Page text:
China missed out on the golden age of rock’n’roll. While the Middle Kingdom was embroiled in the volatile political movements of the Mao Era culminating in the Anti-Rightist Movement of 1957 and the Great Leap Forward of 1958-61, much of the rest of the world was twisting and swaying to the songs of Chuck Berry and Elvis Presley. And then came the Beatles, who launched the British Invasion and swept away the sounds and memories of 1950s era rock’n’roll—even though they drew heavily from it in their early years—in a tsunami of Beatlemania. All of this was lost on a China that lurched from the back-yard furnaces and mass starvation of the GLF to the terrible violence of the Cultural Revolution years. Meanwhile, rock’n’roll was becoming the soundtrack for America’s tragic involvement in the Vietnam War and the anti-war protest movement it spawned. Since the Opening and Reform era of the 1980s and beyond, as my film Down: Indie Rock in the PRC and my latest book manuscript reveal, China has been playing catch-up, swallowing huge doses of Western rock and pop music from many different eras all at once, and creating fabulously inventive new music in the process. And while that music may be homegrown, it’s hard to deny the important role of foreigners in bringing new sounds and sonic experiences to the Chinese masses .
On Friday night March 23, I headed out the door of my home in Shanghai and walked through a back alleyway over to Maoming Bei Road to a new bar in town called Hoy Hoy. There I caught up with Brian Offenther, an American DJ and events organizer based in Shanghai, and some other old friends. Brian, known as B.O. in the DJ circuit, has been DJing here in Shanghai for several years now and plays in many venues and events. Recently he has been touring other cities and countries in Asia, including Bangladesh and Myanmar, bringing his eclectic collection of vintage vinyl to folks in these places, while also accumulating more discs in the process. On Friday, Brian spun tunes from a collection of 1950s and early 1960s American rock’n’roll and rockabilly albums, which included Elvis Presley, the Everly Brothers, Buddy Holly, Eddie Cochran, The Contours, Chuck Berry, Fats Domino, and many other pioneers of rock’n’roll. He also spun a few Asian pop tunes that were also inspired by this era, including Singaporean pop star Rita Chao and a very cool band from Cambodia whose name I can’t remember.
A small team of male and female hip-hop dancers from the local scene were showcasing their moves to the music as Brian spun his tunes. My 16 year old mother would have felt right at home in this sock-hopping venue. I almost expected Marty McFly to show up on his skateboard and start burning up his electric guitar in anticipation of the next decade of music to come.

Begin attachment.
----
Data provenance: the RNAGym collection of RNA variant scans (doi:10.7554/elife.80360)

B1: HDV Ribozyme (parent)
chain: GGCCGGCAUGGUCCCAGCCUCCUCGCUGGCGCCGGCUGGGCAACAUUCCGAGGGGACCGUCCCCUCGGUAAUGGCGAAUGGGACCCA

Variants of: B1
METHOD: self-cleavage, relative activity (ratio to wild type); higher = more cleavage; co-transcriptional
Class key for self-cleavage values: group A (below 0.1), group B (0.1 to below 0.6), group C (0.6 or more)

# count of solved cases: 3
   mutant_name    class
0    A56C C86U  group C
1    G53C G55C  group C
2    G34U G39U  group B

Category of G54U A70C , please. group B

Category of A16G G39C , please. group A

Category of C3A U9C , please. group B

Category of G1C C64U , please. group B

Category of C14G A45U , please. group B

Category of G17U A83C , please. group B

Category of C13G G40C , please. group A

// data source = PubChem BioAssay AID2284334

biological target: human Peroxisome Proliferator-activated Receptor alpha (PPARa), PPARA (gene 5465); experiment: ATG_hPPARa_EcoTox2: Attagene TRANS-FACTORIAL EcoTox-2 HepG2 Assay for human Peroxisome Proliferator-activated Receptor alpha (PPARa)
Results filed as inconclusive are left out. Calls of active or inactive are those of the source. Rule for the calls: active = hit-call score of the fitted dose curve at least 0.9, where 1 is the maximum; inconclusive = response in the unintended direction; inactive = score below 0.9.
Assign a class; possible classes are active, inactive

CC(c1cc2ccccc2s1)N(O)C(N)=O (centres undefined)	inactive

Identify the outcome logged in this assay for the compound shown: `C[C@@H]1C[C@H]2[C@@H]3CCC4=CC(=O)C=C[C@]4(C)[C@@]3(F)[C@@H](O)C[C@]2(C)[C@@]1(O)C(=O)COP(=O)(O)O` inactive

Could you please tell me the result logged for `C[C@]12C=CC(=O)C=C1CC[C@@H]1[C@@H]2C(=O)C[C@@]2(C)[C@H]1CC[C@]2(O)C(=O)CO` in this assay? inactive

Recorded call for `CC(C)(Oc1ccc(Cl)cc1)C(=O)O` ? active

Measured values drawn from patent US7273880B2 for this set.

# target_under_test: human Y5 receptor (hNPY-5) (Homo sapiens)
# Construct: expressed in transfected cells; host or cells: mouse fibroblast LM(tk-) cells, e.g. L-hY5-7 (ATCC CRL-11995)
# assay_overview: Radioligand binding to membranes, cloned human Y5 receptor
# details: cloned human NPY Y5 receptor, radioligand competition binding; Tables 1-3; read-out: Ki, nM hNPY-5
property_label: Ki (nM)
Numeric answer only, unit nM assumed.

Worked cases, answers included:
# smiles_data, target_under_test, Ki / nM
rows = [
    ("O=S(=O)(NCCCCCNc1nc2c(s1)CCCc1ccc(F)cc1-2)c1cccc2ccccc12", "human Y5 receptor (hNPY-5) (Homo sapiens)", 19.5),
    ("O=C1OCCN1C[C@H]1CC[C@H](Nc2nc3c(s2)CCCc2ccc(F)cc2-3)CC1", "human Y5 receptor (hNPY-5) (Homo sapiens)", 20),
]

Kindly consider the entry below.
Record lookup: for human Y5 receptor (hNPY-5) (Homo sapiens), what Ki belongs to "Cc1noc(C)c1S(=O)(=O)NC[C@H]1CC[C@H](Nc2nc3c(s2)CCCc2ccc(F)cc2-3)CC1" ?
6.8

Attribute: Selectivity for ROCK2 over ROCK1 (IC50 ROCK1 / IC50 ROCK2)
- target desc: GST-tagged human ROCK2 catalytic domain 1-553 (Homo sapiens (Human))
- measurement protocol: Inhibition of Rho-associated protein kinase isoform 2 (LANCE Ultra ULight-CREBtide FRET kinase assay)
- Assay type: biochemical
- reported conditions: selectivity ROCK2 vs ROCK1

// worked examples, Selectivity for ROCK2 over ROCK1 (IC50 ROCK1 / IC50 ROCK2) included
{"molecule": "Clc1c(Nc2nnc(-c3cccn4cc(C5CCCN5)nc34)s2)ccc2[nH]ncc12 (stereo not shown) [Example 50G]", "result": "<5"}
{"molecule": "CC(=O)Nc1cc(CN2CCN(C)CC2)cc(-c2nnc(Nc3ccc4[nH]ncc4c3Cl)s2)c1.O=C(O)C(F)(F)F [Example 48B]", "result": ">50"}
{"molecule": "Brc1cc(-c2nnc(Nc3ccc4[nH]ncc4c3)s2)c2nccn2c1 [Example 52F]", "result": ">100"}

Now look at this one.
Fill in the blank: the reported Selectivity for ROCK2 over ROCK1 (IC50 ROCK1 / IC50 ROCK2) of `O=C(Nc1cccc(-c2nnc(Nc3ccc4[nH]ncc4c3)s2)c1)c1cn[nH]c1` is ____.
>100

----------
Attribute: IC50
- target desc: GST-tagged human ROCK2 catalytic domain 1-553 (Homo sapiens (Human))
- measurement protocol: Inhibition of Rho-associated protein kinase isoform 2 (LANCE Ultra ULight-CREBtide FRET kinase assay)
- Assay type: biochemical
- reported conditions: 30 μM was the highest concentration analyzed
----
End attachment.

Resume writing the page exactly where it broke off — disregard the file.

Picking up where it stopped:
The Hoy Hoy used to be known as the Grumpy Pig. It was originally set up as a cafe and shop selling DJ equipment and hip clothing by a Shanghainese DJ named Gary Wang, who also was behind the underground (literally) dance club known as Shelter on Yongfu Road. Brian told me he has invested in this new incarnation of the place along with others. It comes across as a kind of Chinese hipster joint, with a remarkably tattooed and earringed gentleman serving up fancy mixed drinks to a largely Chinese crowd, with a few foreigners in the mix. A neon sign with a guitar saying Rockabilly decorates the front window of the bar, announcing its intention to serve a niche audience with vintage music from America’s Golden Age.
After enjoying this time machine back into the American past, my mates and I decided to go back even further—to the 1930s and the age of the great Big Bands. We strolled over to Found 158 and after wolfing down a pizza, we entered the JZ Club around midnight, where we caught the JZ Big Band in full swing.
Led by saxophonist and wind instrumentalist extraordinaire, Alec Haavik (a longtime resident of Shanghai), this band features around 20 musicians. It has a very strong horn section, supported by local jazz artist Huang Jianyi on grand piano, with a guitarist, drummer, and bassist to round out the band.
In the middle of the set, local legend Coco Zhao joined the band and gave a wonderful rendition of the 1950s song Invitation, followed by My Funny Valentine. These are same songs he’d performed a couple months ago when I first caught the new incarnation of the Big Band, but this time around the band sounded much tighter than before. Clearly they’d been practicing and have really come together as a band—not easy with 20 performers, all of whom are excellent musicians in their own right. The result was an awesome tsunami of sound that brought us all back into the years when America was swinging and swaying to Benny Goodman, Duke Ellington, and Count Basie.
After the big band finished its set, pianist Byron Hill Took the stage along with some others to start late night jam session. Unfortunately for this workday sap, late night jams will have to remain a mystery.
Catching up with Alec and Byron though it was way past my bedtime